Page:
Hindsight may be 20/200

Wisdom is both foresight and hindsight.  Papert et. al, possessed tremendous foresight that never ceases to amaze me. I’m also amazed at the current lack of hindsight for this very work…

“We were sure that when computers became as common as pencils (which we knew would happen) education would change as fast and as deeply as the transformations through which we were living in civil rights and social and sexual relations. I still think this will happen even though the time needed is turning out to be a little longer than we imagined and the process more complex. When it does happen it will use the ideas that we worked so hard to develop back then.”

The Daily Papert, November 14, 2011
from You Can’t Think About Thinking Without Thinking About Thinking About Something

Learning is Making

Dale Dougherty:

Making is learning. Remember John Dewey’s phrase “learn by doing.” It’s a hundred-year-old educational philosophy based on experiential learning that seems forgotten, if not forbidden, today. I see a huge opportunity to change the nature of our educational system.

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I’ve been a growing supporter of the Maker movement over the past couple of years and I hope that it’s starting to pick up steam in some places in American culture. At least it then has a chance to seep into schools.

I’ve always felt that EdTech is too screen-based and that the EdTech community needs to do better melding with the arts, science, math and technology (TechEd). The good news is that there are real and doable opportunities for schools and teachers to do just this within the Maker/DIY movement. Today.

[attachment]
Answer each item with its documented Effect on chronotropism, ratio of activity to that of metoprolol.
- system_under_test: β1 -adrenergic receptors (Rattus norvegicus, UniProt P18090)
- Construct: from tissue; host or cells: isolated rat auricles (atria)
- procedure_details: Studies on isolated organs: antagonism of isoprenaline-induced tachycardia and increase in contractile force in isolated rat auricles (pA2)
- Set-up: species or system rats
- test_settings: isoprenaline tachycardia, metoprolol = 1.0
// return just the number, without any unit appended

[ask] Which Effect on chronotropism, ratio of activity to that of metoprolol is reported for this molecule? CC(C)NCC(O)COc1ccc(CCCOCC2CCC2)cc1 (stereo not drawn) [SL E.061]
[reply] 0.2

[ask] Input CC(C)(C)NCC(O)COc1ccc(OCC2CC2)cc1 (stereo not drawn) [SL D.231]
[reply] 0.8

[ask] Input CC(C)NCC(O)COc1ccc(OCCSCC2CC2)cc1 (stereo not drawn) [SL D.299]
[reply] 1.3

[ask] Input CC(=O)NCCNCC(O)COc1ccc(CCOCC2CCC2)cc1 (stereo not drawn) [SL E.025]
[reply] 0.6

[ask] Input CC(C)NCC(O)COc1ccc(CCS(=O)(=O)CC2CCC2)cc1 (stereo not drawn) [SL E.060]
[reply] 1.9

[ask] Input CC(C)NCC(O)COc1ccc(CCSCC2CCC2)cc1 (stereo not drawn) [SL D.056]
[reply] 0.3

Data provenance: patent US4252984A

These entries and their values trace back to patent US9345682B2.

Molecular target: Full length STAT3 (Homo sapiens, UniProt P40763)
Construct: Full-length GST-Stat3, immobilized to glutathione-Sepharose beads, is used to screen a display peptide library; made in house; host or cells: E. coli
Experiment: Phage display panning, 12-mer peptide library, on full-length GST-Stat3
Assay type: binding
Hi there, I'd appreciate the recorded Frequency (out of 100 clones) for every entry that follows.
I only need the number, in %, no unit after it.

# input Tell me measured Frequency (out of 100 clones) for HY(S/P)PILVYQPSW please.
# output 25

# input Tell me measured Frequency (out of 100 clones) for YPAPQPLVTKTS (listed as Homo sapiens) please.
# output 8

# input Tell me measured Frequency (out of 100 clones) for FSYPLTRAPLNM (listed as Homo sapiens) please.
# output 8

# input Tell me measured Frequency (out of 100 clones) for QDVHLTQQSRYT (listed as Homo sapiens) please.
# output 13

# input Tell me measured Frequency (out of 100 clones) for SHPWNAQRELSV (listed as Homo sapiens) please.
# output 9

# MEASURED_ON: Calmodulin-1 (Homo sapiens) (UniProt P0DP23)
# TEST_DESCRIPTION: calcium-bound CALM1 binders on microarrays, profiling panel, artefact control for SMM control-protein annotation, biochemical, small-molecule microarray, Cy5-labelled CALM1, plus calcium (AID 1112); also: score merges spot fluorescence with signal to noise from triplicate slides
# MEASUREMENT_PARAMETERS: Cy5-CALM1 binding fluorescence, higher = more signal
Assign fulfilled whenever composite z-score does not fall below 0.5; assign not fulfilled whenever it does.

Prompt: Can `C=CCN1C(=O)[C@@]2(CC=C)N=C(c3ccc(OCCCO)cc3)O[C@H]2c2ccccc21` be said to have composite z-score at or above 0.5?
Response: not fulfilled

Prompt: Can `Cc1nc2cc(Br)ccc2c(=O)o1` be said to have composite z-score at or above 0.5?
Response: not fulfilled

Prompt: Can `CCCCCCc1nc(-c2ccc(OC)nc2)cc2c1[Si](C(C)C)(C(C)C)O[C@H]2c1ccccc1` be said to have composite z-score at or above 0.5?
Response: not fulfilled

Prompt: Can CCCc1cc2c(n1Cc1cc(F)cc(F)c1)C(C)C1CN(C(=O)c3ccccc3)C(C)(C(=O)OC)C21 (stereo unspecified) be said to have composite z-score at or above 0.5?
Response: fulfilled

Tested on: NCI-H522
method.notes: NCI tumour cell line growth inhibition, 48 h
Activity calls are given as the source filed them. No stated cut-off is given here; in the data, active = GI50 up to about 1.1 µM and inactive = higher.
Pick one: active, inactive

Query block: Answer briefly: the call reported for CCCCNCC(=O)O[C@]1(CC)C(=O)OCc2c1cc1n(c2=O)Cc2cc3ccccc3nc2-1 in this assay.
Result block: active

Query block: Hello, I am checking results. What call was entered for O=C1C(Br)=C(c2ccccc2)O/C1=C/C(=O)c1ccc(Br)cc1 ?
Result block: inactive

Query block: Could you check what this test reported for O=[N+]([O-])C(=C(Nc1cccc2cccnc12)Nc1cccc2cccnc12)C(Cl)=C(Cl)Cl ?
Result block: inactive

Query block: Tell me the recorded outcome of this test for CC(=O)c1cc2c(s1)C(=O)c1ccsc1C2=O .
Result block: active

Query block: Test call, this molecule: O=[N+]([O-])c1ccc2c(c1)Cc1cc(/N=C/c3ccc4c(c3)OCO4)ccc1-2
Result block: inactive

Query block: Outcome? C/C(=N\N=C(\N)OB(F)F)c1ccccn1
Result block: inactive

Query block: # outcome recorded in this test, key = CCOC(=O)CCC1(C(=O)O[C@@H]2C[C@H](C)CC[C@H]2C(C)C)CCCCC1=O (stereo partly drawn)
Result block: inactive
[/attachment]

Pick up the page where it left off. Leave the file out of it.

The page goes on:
The most important thing I have learned the past six years is that there’s so much more to educational technology than the Web 2.0, interactive whiteboards and video games. I think this movement illustrates what I’ve believed for some time now… that children of all ages be active and, not only engaged, but empowered through concrete, yet meaningful learning experiences.

Let them Soar!

NYSCATE - Leading the Transformation of Teaching and Learning through Technology

Let them Soar!

 
NYSCATE11 is just around the corner and I, along with the conference committee, anticipate another worthwhile conference.  I’ve been to a number of conferences for various organizations (state, national and international) and this conference is always the most special.  I’m not just saying that because I volunteer on the committee.  There is something about it that makes you want it to last.
It has a lot to do with our membership. There is such diversity at NYSCATE’s Annual Conference that in one moment you can speak with someone from just about every walk of education.   I love it when I can join in conversations with superintendents, technology directors, principals, teachers (from all levels and content areas) and students while they gather in the foyer to chat, discuss, debate and suggest solutions to current issues in education today. It’s also about being okay with walking around with BBQ stain on your shirt following a hearty lunch at the ‘Saur. Everyone understands.
From being inspired by the innovative educators at the grants and awards dinner to social events with members, NYSCATE is about people.  We hope you will also be enlightened by Diana LaufenbergHall DavidsonSteve Dembo and Kevin Honeycutt who will speak during the keynote sessions.
Don’t miss out on the hands-on, minds-on Pre-Conference sessions that often go unnoticed because they happen before the official kickoff.   Check out the list of Pre-Conference sessions here and register today!
If you absolutely cannot make it, be sure to follow from the #nyscate11 tag.  You can also friend NYSCATE on Facebook and join over 1000 NYSCATE members in our NYSCATE Network.